climate change news
The organisms commonly known as blue-green algae have proliferated much more rapidly than other algae in lakes across North America and Europe over the past two centuries – and in many cases the rate of increase has sharply accelerated since the mid-20th century, according to an international team of researchers led by scientists at McGill University.
Sept. 23, 2014 | NY Times by: Michael Becker "As a doctoral candidate at McGill University in Montreal, I have spent three years researching how the planet’s changing climate is affecting the polar desert ecology of the high Arctic. It’s precisely this balance of climate and permafrost, ice and ecosystems that I’ve come here to study."
Water scarcity is not a problem just for the developing world. In California, legislators are currently proposing a $7.5 billion emergency water plan to their voters; and U.S. federal officials last year warned residents of Arizona and Nevada that they could face cuts in Colorado River water deliveries in 2016.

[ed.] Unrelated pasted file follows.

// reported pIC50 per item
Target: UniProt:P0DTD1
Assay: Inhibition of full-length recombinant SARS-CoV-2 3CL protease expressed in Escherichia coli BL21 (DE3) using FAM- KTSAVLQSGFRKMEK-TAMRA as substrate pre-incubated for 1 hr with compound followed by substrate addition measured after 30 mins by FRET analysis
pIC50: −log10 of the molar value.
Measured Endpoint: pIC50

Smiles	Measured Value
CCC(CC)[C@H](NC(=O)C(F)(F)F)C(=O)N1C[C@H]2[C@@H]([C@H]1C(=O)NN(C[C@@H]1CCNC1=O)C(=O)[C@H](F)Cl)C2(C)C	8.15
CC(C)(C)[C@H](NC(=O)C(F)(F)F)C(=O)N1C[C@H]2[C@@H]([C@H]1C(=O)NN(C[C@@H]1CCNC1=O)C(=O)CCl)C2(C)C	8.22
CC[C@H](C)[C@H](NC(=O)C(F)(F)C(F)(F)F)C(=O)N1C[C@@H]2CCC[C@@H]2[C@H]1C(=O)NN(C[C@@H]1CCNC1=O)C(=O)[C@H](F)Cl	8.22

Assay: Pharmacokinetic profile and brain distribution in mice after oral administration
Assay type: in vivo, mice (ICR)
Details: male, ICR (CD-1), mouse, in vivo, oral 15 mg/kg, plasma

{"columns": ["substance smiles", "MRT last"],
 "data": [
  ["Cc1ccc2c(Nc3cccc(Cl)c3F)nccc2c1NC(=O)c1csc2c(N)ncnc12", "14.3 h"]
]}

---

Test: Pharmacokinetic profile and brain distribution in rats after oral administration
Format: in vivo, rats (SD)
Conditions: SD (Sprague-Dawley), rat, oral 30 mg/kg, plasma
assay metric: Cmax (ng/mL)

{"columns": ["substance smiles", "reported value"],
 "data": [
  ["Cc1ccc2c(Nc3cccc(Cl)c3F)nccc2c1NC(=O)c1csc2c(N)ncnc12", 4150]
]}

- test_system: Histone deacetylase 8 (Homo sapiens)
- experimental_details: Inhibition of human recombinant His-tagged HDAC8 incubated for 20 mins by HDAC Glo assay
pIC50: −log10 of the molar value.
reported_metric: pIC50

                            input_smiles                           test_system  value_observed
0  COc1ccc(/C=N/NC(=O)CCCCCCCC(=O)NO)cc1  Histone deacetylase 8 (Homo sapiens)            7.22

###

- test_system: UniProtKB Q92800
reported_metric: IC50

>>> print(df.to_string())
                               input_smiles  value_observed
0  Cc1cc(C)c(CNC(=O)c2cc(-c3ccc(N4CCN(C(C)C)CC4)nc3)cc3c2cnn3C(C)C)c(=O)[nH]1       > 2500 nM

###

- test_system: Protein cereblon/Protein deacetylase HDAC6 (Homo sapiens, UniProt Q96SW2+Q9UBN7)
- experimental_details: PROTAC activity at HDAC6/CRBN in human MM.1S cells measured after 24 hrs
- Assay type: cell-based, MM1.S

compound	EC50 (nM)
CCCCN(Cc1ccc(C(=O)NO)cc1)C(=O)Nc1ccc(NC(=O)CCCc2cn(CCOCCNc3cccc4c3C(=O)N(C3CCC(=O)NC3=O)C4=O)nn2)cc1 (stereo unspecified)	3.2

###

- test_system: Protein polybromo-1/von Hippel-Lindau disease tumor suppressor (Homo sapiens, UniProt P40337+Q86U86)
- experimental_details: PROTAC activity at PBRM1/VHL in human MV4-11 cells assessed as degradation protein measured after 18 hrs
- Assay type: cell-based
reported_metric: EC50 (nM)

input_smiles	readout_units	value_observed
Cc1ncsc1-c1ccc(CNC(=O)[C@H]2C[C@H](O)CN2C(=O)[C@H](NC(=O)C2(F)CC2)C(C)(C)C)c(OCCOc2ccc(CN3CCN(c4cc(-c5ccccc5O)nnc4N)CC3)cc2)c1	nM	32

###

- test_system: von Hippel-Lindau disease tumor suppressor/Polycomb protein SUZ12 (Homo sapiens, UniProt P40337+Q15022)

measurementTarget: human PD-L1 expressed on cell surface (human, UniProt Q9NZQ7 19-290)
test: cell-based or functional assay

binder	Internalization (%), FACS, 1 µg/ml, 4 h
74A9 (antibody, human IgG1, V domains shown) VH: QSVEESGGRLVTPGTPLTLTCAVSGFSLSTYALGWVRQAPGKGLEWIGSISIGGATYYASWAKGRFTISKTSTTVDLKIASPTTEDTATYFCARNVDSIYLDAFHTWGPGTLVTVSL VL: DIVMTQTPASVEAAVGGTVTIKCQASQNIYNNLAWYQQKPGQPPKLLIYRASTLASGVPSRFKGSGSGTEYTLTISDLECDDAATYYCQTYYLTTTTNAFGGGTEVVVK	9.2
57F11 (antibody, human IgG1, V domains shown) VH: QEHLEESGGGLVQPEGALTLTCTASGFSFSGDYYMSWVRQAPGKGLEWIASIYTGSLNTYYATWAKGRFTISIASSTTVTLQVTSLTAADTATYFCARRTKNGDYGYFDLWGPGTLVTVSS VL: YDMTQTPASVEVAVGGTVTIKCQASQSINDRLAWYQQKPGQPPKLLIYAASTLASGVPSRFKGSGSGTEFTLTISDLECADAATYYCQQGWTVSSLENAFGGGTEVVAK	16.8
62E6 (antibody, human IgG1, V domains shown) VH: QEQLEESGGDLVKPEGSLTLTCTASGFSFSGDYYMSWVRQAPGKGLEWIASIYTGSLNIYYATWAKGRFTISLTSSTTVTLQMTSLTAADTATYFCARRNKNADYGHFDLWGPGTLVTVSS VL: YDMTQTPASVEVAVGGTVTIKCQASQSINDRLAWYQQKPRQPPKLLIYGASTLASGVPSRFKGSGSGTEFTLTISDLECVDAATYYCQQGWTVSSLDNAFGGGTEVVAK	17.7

International Business Times | July 22, 2014 By: Jayalakshmi K Global temperatures between 1998 and 2013 indicate a slowdown in global warming, but this was due to natural cooling fluctuation and not due to any decrease in greenhouse gas emissions - this has been proved by statistical analysis of the temperatures, conducted by McGill University physics professor Shaun Lovejoy.
Statistical analysis of average global temperatures between 1998 and 2013 shows that the slowdown in global warming during this period is consistent with natural variations in temperature, according to research by McGill University physics professor Shaun Lovejoy.
McGill Nonlinear Physics Professor and Climatologist Shaun Lovejoy: Global Warming is not a "Natural" Occurrence
Opinion: Research Shows the Global Warming isn't natural Published on June 9, 2014 | The Gazette by: Shaun Lovejoy Last year, the Quebec Skeptics Society laid down a challenge: “If anthropogenic global warming is as strong as scientists claim, then why do they need supercomputers to demonstrate it?” My immediate response was: “They don’t.”